Arguably Trajan’s greatest achievement as emperor was not military, though, but political. All his predecessors, after Augustus (LIE), had had difficulty with the fundamental political problem of balancing their three main “constituencies”, that is, the armies, the Senate, and Rome’s civilian population, with often conflicting priorities. Trajan’s predecessors had often ended up hated by the Senate and/or people while relying on support from the military - or toppled by military force if they lost support in that area. Trajan however managed the political feat of gaining support from all those 'factions'. To the army he was a competent, victorious commander-in-chief who looked after their concerns as “one of them”; to the Senate he was an accessible leader who interacted with his former peers in terms of social near-equality; to the general population he was an approachable ruler who spent lavishly on public works and spectacles, and improved the supply of water and grain. That was accomplished by a combination of three factors: Trajan’s personality; real, tangible achievements; and the 'ideology' of his rule, supported by what can be called PR or propaganda. He has been called the first emperor to have governed with anything like a consistent official ideology, or perhaps narrative.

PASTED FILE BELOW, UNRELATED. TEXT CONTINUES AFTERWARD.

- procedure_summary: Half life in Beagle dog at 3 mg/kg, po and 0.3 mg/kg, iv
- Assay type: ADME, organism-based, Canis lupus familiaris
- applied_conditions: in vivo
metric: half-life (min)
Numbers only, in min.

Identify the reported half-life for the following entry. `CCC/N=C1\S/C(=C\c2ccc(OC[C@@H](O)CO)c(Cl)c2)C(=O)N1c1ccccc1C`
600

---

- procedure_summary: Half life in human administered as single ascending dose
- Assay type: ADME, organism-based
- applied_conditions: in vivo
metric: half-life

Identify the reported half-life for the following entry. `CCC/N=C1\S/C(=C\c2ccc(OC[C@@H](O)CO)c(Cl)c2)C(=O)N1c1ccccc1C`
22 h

That ideology, or narrative, was simple: Trajan was the emperor because he was the best man for the job, due to his personal qualities, 'CV', connections, and the manner of his ascension, which gave him a sort of “legitimacy” or “mandate” that most of his predecessors had lacked. To back that up, he had to act the role.  He had a politician’s gift for remembering the names of individual citizens and soldiers; “his association with the people was marked by affability and his intercourse with the Senate by dignity” according to Cassius Dio; he would attend private social events unguarded (no 'secret service'). The overall impression, by all accounts, is of a man who does not put a foot wrong and seems at ease in any social situation. In private, though, among his intimates and cronies, he indulged a bit in hedonism with bisexual debauchery and drunken parties, yet avoiding really bad crapulence or harming anyone. Halfway through his reign the Senate created for him the honorific title of Optimus Princeps, “the best emperor”. There may be a seeming contradiction in that the regime’s official ideology was necessarily based on a cult of personality ,and yet Trajan managed the balancing act of minimising that - by proving himself worthy of it, apparently without seeming ridiculous or a hypocrite.  Never mind the occasional theatrical gestures such as telling his Praetorian Prefect, in public, to “use your sword to protect me if I govern well, or against, me, if I govern badly”.  This is all the more impressive as in terms of actual power and centralised decision-making, he was as autocratic as the “tyrant” Domitian had been. The usually sceptical historian and senator Tacitus (LSI), a contemporary and generally harsh critic of the autocratic imperial regime, was charmed, writing that Trajan had accomplished what had seemed impossible, reconciling the rule by emperors with freedom of thought and expression.  I argue that the above strongly hints at a man with very high confidence in E, possibly at the level of a modern master politician, like Jacques Chirac (SEE), John F. Kennedy (EIE), Ronald Reagan (EIE), Bill Clinton (EIE) or Barack Obama (IEI). That his perfectly fine-tuned image was held together by a consistent ideology, however simple, suggests some valuing of L even if not very strong.